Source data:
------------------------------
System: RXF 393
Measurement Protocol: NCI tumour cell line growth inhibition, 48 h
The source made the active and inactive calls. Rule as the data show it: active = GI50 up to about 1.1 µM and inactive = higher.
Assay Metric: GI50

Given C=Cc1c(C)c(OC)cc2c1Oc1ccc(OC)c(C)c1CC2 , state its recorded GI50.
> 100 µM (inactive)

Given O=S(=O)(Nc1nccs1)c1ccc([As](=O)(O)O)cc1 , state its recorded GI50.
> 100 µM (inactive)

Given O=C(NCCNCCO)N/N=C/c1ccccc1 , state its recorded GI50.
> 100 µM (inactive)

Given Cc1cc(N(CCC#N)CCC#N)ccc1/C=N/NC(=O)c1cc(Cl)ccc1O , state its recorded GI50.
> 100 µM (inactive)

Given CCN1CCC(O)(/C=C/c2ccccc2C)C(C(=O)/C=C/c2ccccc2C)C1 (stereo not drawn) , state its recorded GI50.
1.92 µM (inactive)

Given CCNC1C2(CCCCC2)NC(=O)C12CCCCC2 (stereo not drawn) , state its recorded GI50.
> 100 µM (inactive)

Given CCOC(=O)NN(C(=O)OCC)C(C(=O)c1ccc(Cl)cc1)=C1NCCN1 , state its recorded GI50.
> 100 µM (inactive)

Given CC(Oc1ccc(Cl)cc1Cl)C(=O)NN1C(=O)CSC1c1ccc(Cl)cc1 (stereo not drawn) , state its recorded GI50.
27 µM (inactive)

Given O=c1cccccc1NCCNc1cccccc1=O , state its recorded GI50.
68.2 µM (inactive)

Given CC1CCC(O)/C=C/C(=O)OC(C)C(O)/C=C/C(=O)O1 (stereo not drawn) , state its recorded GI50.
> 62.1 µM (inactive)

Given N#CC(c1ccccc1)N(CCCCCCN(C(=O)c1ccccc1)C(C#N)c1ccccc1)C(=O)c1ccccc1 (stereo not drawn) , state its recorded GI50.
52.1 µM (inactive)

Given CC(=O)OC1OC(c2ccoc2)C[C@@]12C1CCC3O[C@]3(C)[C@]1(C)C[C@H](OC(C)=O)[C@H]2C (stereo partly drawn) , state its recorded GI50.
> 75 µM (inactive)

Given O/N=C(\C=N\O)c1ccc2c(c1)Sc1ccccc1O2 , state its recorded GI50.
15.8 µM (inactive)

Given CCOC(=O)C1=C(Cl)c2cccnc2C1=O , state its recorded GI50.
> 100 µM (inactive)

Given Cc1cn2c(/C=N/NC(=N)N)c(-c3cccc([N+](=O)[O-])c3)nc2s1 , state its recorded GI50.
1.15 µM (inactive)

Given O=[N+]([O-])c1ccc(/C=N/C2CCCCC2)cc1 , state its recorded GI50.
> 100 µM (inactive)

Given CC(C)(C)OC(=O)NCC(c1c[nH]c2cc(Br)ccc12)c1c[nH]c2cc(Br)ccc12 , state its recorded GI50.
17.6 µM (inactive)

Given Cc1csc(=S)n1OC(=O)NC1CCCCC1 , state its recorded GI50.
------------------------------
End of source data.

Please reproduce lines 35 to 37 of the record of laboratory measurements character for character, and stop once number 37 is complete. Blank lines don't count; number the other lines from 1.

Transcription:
Given O=[N+]([O-])c1ccc(/C=N/C2CCCCC2)cc1 , state its recorded GI50.
> 100 µM (inactive)

Given CC(C)(C)OC(=O)NCC(c1c[nH]c2cc(Br)ccc12)c1c[nH]c2cc(Br)ccc12 , state its recorded GI50.